I can't remember which line decreases in length.
     
  4. Premed2003

    Premed2003 Senior Member
    7+ Year Member

    Joined:
    Apr 19, 2002
    Messages:
    334
    Likes Received:
    1
    Thanks so much.

    The question had something to do with the structural importance of ATP. It said something like ATP is important for energy, but also for the structure of a) b) c) d). Do you know what it could be?
    I think c) was glyco something and d) was oligosaccharides
    woohoo! since myosin and actin don't shrink then I got it right !!! woohoo!

    Thanks!!
     
  5. leorl

    Physician Moderator Emeritus Lifetime Donor Classifieds Approved 10+ Year Member

    Joined:
    Jan 2, 2001
    Messages:
    5,559
    Likes Received:
    12
    Status:
    Attending Physician
    On that note, what the hell is a vole? Like, I guessed right...it was a rodent-like mouse thing. But I do not know when or where I am supposed to have come across "vole" except maybe in the ecology chapter which I definitely didn't review for the MCAT, nor have I seen in 5 years! Voles. Pffff.
     
  6. Mr.D

    Mr.D insipidus maximus
    7+ Year Member

    Joined:
    Jan 23, 2002
    Messages:
    259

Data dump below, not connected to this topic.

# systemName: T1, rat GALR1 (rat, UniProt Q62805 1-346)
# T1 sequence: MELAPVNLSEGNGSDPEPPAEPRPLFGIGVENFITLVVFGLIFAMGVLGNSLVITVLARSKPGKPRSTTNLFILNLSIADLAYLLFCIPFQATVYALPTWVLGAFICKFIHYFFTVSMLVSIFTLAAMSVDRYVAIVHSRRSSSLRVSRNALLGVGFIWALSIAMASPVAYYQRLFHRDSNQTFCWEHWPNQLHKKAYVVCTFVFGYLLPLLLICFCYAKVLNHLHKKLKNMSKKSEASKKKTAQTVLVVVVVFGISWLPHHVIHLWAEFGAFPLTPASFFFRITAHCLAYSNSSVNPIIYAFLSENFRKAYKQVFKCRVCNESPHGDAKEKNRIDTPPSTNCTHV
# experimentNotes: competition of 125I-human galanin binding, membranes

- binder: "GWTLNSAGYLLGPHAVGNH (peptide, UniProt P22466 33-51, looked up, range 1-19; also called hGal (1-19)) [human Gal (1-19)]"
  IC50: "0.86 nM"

Likes Received:
    0
    Status:
    Medical Student
    The H-zone and I-band decrease in length during muscle contraction (ie, when the thick and thin filaments slide past each other using the energy of ATP hydrolysis), the A and Z-bands remain constant.
     
  7. Premed2003

    Premed2003 Senior Member
    7+ Year Member

    Joined:
    Apr 19, 2002
    Messages:
    334
    Likes Received:
    1
    I don't remember a vole on CT. Was it on form CT?

    I hope not because if it was I didn't see it :-(
     
  8. Premed2003

    Premed2003 Senior Member
    7+ Year Member

    Joined:
    Apr 19, 2002
    Messages:
    334
    Likes Received:
    1
    H and I weren't a choice, so I'm not sure...
    it was
    a) myosin
    b) actin
    c) both myosin and actin
    d) Z lines

    What do you think would be right?

    Thanks!
     
  9. Premed2003

    Premed2003 Senior Member
    7+ Year Member

    Joined:
    Apr 19, 2002
    Messages:
    334
    Likes Received:
    1
    Oh yeah, and what about that question in PS where you had to decide the pH of a solution that made methyl violet turn violet and methyl red turn red. Was it ph less than 1 or ph between 3-5? I put less than 1?? I hope that was right
     
  10. Kritenoel

    Kritenoel Smile and Wave
    7+ Year Member

    Joined:
    Mar 25, 2002
    Messages:
    213
    Likes Received:
    0
    another question that was on CT - the whole thing with the marathon runners. I couldn't figure out what the trend between the decreasing lac. dehydrogenase was (it said something had to increase for it to decrease, and I could not for the life of me see a pattern!).